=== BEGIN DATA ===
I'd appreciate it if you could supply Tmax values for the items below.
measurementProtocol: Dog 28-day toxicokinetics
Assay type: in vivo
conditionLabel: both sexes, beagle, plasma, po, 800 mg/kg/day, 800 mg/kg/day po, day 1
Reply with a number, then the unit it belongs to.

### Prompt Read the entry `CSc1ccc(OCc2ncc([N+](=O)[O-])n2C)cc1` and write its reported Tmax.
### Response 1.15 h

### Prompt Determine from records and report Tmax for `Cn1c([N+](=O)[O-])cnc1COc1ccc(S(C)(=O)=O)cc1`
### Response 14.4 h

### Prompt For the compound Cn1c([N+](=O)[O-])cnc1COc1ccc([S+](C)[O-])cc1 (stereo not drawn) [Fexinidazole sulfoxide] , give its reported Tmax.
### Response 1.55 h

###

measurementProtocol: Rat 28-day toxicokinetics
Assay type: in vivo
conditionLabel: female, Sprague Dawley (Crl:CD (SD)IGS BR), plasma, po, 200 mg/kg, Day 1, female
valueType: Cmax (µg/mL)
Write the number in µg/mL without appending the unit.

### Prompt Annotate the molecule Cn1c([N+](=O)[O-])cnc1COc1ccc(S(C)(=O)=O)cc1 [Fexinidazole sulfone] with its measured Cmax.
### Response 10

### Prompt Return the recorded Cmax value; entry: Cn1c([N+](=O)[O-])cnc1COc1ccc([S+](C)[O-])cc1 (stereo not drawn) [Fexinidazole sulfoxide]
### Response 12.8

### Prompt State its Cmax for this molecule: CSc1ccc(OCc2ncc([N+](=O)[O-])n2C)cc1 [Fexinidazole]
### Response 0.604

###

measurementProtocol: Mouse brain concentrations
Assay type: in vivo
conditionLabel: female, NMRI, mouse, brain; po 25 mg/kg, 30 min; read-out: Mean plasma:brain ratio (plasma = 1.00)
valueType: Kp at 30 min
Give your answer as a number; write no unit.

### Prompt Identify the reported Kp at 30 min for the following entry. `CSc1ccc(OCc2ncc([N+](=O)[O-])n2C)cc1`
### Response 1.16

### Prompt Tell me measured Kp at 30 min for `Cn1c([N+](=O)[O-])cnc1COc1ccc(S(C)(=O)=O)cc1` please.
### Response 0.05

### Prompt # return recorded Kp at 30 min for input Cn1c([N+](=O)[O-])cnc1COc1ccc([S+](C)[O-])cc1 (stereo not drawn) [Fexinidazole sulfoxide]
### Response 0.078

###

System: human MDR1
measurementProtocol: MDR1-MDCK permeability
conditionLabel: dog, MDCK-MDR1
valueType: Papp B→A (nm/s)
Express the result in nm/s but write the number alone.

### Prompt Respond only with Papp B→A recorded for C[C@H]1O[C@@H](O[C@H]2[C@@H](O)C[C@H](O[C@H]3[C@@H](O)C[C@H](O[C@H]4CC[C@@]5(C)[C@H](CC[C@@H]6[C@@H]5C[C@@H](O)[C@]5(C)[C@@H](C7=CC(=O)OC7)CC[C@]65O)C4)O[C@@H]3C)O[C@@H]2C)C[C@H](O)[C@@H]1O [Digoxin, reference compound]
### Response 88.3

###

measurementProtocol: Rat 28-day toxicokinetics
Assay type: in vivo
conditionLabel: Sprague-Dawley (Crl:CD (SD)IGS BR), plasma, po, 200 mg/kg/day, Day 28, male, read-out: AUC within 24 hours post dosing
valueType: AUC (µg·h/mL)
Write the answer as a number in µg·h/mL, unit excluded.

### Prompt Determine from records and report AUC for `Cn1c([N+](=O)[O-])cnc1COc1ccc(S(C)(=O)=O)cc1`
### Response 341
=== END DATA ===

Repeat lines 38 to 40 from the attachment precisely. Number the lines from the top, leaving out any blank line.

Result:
measurementProtocol: MDR1-MDCK permeability
conditionLabel: dog, MDCK-MDR1
valueType: Papp B→A (nm/s)